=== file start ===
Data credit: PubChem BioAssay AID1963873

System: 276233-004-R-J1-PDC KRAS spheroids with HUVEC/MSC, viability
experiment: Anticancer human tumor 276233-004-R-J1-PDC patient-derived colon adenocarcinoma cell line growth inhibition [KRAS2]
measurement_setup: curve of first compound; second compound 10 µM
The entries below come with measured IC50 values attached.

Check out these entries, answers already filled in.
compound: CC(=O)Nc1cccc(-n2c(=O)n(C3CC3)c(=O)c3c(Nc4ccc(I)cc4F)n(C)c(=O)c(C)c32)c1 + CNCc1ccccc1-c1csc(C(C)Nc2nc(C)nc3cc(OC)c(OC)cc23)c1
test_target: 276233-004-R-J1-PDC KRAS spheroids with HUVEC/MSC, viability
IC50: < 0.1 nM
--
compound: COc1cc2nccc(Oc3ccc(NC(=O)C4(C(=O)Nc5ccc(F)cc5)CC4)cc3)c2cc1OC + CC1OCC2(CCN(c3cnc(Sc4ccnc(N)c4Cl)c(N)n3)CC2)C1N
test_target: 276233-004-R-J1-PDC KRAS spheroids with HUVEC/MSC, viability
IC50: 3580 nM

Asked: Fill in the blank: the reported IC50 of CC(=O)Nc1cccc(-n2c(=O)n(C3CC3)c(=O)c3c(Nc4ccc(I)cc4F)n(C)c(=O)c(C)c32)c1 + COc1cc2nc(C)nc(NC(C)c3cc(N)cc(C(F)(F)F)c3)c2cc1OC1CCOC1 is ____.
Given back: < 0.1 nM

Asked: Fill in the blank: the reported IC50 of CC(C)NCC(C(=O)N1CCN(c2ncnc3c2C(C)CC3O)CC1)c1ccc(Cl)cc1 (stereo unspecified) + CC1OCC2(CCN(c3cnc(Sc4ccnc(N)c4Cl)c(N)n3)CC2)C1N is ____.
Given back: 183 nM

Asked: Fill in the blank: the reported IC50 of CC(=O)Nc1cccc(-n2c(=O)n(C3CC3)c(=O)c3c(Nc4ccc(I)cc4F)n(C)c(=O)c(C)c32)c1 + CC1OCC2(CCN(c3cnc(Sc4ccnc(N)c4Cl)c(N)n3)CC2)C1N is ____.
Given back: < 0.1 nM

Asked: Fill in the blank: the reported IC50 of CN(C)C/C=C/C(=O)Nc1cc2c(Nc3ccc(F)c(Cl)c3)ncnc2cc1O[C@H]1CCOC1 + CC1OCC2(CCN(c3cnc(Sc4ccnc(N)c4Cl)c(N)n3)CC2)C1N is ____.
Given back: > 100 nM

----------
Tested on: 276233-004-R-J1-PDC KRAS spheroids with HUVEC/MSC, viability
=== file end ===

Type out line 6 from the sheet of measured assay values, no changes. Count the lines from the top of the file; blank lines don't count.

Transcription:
Check out these entries, answers already filled in.